The point of these setups is to show how Gather can work for anyone. It drives Sheldon crazy that people are content to prop their monitor on a stack of books or put up with a crappy Amazon Basics laptop stand that is perpetually falling apart. But when he looks around at the people who work on their spaces, he says, caring about your setup is a tech-geek thing, somehow. He wants to bring a design-geek energy to the space.
Caring about your setup is a tech-geek thing, somehow — Sheldon wants to bring a design-geek energy to the space
After a 12-hour day, they’re still not done; another long shoot day follows soon after. Finally, with the video shot, the Ugmonk team spends weeks on every other detail of the launch. They oversee a test run of 30 full Gather sets, in both color options, to see how things come off the manufacturing line. (There are some small defects, like a slightly wobbly headphone stand, but those are quickly fixable.) They touch up the photos, debate the Kickstarter taglines, and sort out the prices. At the last minute, Sheldon remembers he needs to get the project approved by Kickstarter before it can go live, but luckily that goes well.
The Kickstarter launches on October 18th with a modest goal of $12,500. By the end of its first day, it hit $80,000. Sheldon knew this would happen — he just picked a low number because Kickstarter’s recommendation algorithms like projects that crush their goal quickly. By the time the campaign ends in December, he’s hoping for a number closer to $500,000, and if he’s really dreaming, it might even hit seven figures.
It’s a big dream and hardly guaranteed. Even with a Kickstarter discount, the Gather laptop stand is $129, the organizer set is $159, and the full 10-piece set — large monitor stand, laptop stand, organizers, and a magnetic base plate to hold them all in place — is $779. When everything goes on sale in April 2023, that set will cost $1,000. A grand for some desk accessories is a lot to ask.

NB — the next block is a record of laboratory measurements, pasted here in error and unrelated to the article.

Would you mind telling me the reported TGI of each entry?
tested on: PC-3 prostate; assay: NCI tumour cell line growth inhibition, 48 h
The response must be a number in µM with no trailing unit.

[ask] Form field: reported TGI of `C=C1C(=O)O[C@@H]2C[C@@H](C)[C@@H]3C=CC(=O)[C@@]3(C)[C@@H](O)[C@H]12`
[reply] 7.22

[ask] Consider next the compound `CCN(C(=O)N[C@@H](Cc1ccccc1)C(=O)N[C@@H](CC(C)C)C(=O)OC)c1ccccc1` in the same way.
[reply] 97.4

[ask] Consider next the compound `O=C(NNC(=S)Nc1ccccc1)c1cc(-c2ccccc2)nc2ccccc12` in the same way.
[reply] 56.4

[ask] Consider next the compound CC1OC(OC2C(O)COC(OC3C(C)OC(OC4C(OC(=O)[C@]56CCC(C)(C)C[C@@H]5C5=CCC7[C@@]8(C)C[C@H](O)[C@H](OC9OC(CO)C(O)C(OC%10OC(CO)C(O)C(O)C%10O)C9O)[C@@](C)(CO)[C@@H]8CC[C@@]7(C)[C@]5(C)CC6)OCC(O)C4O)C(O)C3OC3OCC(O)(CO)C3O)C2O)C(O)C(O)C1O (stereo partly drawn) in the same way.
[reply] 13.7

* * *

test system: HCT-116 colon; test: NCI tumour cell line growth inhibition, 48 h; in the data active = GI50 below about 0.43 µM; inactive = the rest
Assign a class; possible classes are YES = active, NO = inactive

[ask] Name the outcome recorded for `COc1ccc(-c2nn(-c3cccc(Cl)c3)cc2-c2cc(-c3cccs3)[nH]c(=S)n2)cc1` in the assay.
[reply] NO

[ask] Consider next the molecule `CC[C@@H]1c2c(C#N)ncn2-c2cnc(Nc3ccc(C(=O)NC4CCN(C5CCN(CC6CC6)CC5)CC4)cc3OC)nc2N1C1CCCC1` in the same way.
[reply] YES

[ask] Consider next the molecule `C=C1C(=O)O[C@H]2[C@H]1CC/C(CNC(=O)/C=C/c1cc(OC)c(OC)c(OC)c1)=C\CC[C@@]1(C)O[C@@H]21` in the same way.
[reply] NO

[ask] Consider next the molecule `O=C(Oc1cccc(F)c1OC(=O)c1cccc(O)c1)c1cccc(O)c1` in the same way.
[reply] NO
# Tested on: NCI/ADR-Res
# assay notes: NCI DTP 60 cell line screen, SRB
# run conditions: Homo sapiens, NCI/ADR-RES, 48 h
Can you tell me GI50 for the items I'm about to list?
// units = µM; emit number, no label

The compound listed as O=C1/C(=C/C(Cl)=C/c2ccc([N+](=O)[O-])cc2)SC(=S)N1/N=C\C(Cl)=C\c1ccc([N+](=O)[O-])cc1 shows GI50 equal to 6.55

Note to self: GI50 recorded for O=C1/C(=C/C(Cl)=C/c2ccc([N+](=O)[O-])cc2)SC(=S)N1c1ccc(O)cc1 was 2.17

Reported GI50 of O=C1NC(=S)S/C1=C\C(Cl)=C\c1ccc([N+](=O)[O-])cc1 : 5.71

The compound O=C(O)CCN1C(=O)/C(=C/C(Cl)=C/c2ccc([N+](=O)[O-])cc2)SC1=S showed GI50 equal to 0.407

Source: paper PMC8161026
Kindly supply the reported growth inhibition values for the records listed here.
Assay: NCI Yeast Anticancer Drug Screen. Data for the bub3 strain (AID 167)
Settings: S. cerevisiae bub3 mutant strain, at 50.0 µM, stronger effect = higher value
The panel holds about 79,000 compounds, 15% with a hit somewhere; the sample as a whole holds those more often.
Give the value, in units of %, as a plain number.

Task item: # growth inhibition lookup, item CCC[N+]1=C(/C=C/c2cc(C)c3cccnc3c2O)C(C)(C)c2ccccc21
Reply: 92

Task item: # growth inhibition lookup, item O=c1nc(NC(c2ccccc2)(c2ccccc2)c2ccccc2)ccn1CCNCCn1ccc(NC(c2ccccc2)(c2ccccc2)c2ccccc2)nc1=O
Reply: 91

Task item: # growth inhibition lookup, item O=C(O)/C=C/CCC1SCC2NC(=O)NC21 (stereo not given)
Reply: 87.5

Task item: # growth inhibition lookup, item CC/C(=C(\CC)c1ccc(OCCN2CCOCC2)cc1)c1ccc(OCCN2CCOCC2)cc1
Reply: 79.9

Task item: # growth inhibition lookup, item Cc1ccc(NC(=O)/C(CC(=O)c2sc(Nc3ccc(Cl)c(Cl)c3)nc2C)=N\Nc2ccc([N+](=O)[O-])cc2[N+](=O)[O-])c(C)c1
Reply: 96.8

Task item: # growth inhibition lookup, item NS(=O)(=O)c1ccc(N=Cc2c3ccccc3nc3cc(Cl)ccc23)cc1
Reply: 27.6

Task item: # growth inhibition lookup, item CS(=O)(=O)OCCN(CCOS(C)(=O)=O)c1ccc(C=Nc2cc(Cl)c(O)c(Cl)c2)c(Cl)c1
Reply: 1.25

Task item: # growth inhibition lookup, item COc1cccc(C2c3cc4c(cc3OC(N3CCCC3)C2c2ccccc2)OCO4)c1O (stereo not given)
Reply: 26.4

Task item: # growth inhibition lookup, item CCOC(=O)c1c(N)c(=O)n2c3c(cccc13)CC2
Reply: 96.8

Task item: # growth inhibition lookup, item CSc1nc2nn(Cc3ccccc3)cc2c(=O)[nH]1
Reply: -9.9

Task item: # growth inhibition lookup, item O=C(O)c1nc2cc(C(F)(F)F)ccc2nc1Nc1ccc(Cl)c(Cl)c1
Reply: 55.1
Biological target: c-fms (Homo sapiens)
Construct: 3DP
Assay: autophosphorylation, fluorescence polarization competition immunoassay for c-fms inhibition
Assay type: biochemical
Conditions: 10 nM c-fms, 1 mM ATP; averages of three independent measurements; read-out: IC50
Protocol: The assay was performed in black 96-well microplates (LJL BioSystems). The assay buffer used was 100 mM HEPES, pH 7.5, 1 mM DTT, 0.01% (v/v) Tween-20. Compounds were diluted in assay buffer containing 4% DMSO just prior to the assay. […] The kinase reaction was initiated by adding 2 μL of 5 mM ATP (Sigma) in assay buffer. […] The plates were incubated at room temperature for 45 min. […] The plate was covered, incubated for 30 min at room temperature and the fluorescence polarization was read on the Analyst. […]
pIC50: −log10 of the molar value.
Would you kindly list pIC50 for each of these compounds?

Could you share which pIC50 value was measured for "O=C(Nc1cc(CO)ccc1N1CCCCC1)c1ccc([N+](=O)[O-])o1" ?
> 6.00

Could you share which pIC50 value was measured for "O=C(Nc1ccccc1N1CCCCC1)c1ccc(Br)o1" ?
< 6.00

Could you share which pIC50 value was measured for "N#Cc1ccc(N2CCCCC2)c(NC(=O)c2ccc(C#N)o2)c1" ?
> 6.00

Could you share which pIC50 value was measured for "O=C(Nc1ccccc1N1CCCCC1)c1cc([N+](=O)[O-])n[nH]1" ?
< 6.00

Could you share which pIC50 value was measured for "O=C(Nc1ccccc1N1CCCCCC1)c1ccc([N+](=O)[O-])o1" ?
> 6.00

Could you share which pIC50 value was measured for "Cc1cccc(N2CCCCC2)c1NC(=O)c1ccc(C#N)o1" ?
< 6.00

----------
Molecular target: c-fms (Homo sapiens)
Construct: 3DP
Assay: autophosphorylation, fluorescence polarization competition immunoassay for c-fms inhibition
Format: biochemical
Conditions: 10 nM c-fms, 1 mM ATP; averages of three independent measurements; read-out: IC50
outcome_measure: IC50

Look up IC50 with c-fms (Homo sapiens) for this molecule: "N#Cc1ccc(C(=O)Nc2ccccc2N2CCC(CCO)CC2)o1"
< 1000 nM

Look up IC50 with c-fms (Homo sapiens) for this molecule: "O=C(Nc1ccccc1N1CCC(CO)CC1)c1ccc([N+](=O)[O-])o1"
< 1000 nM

Sheldon’s confident that people will see the value, though. He has collected a lot of devoted customers over the years — when he announced Ugmonk would stop selling T-shirts, which Sheldon says was because his supplier had become a problem, people flocked to the site to buy as many as they could. What he’s really worried about is whether he can deliver. “What if we get 5,000, 10,000 pieces,” he says, “and they’re all bad?” That would be an expensive and time-consuming problem.
But he has a decade of hard-won lessons in how the industry works and rests secure in the knowledge that, at the very least, that problem would be down the road and not across the world. “We’ve looked everybody in the eye, and we can go there,” he says. “That feels a lot better than the container coming from China, we open up the doors, and we’re like, ‘Oh no.’”
I asked Sheldon if the long-term goal was to become a full-on furniture manufacturer, to move from desk accessories to desks and chairs and tables and everything else. He initially said he might but then immediately began to fret about how the shipping logistics alone would change his small company for the worse. It might be more fun, he says, to find other places where these small things could be useful. “Maybe it goes on your kitchen table or your entry table.”
Then he starts to riff: “I want to do special editions of Gather, like, in a bright orange and just do 100 of them. I want to lean more into the artists’ way of doing it. I could literally just make one.” For him, making one is way more fun than making millions. And he knows exactly how to get it done.
Photography by David Pierce / The Verge